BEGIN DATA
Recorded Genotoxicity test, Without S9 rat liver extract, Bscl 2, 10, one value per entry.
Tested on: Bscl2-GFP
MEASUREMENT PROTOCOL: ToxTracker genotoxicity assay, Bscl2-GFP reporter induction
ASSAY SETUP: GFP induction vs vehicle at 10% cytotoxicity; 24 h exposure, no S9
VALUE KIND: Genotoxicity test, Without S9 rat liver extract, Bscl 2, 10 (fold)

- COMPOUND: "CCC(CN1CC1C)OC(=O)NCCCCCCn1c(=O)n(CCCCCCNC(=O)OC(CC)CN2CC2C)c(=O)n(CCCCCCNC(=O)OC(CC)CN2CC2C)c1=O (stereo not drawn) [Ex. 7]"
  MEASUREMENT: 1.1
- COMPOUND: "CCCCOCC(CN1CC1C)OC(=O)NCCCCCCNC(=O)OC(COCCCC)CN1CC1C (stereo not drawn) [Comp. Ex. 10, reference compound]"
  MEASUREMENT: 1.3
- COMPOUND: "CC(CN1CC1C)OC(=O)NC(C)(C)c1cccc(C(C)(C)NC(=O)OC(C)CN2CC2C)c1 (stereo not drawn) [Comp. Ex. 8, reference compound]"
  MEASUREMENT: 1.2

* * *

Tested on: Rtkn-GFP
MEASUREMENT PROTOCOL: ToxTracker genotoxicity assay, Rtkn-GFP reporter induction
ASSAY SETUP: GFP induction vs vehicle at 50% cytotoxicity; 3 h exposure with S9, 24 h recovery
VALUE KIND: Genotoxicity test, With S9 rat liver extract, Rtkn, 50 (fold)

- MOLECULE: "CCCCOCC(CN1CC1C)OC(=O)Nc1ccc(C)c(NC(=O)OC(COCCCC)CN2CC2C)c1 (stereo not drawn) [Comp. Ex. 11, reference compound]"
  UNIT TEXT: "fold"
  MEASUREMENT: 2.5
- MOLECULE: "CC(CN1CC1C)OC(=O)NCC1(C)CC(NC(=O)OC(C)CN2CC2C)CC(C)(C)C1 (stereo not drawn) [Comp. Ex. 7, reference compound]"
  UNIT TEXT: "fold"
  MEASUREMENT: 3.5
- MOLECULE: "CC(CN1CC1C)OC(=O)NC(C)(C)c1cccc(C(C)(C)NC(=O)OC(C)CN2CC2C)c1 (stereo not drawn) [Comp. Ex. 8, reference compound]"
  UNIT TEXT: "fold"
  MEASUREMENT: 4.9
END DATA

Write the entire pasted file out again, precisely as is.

Recorded Genotoxicity test, Without S9 rat liver extract, Bscl 2, 10, one value per entry.
Tested on: Bscl2-GFP
MEASUREMENT PROTOCOL: ToxTracker genotoxicity assay, Bscl2-GFP reporter induction
ASSAY SETUP: GFP induction vs vehicle at 10% cytotoxicity; 24 h exposure, no S9
VALUE KIND: Genotoxicity test, Without S9 rat liver extract, Bscl 2, 10 (fold)

- COMPOUND: "CCC(CN1CC1C)OC(=O)NCCCCCCn1c(=O)n(CCCCCCNC(=O)OC(CC)CN2CC2C)c(=O)n(CCCCCCNC(=O)OC(CC)CN2CC2C)c1=O (stereo not drawn) [Ex. 7]"
  MEASUREMENT: 1.1
- COMPOUND: "CCCCOCC(CN1CC1C)OC(=O)NCCCCCCNC(=O)OC(COCCCC)CN1CC1C (stereo not drawn) [Comp. Ex. 10, reference compound]"
  MEASUREMENT: 1.3
- COMPOUND: "CC(CN1CC1C)OC(=O)NC(C)(C)c1cccc(C(C)(C)NC(=O)OC(C)CN2CC2C)c1 (stereo not drawn) [Comp. Ex. 8, reference compound]"
  MEASUREMENT: 1.2

* * *

Tested on: Rtkn-GFP
MEASUREMENT PROTOCOL: ToxTracker genotoxicity assay, Rtkn-GFP reporter induction
ASSAY SETUP: GFP induction vs vehicle at 50% cytotoxicity; 3 h exposure with S9, 24 h recovery
VALUE KIND: Genotoxicity test, With S9 rat liver extract, Rtkn, 50 (fold)

- MOLECULE: "CCCCOCC(CN1CC1C)OC(=O)Nc1ccc(C)c(NC(=O)OC(COCCCC)CN2CC2C)c1 (stereo not drawn) [Comp. Ex. 11, reference compound]"
  UNIT TEXT: "fold"
  MEASUREMENT: 2.5
- MOLECULE: "CC(CN1CC1C)OC(=O)NCC1(C)CC(NC(=O)OC(C)CN2CC2C)CC(C)(C)C1 (stereo not drawn) [Comp. Ex. 7, reference compound]"
  UNIT TEXT: "fold"
  MEASUREMENT: 3.5
- MOLECULE: "CC(CN1CC1C)OC(=O)NC(C)(C)c1cccc(C(C)(C)NC(=O)OC(C)CN2CC2C)c1 (stereo not drawn) [Comp. Ex. 8, reference compound]"
  UNIT TEXT: "fold"
  MEASUREMENT: 4.9